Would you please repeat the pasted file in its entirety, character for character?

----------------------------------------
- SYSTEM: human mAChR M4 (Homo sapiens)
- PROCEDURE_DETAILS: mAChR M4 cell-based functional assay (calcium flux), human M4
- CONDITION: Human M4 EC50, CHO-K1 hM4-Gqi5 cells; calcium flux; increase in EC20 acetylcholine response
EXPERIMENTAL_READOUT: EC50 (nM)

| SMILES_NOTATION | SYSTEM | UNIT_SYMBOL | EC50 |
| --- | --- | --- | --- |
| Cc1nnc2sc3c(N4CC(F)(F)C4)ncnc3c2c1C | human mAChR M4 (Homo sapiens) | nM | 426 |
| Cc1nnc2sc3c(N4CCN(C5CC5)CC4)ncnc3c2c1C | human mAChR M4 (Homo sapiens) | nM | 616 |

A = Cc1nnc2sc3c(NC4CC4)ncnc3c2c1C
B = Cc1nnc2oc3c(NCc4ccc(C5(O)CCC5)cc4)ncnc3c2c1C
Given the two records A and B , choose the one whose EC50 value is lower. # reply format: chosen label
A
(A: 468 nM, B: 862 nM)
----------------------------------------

- SYSTEM: human mAChR M4 (Homo sapiens)
- PROCEDURE_DETAILS: mAChR M4 cell-based functional assay (calcium flux), human M4
- CONDITION: Human M4 EC50, CHO-K1 hM4-Gqi5 cells; calcium flux; increase in EC20 acetylcholine response
EXPERIMENTAL_READOUT: EC50 (nM)

| SMILES_NOTATION | SYSTEM | UNIT_SYMBOL | EC50 |
| --- | --- | --- | --- |
| Cc1nnc2sc3c(N4CC(F)(F)C4)ncnc3c2c1C | human mAChR M4 (Homo sapiens) | nM | 426 |
| Cc1nnc2sc3c(N4CCN(C5CC5)CC4)ncnc3c2c1C | human mAChR M4 (Homo sapiens) | nM | 616 |

A = Cc1nnc2sc3c(NC4CC4)ncnc3c2c1C
B = Cc1nnc2oc3c(NCc4ccc(C5(O)CCC5)cc4)ncnc3c2c1C
Given the two records A and B , choose the one whose EC50 value is lower. # reply format: chosen label
A
(A: 468 nM, B: 862 nM)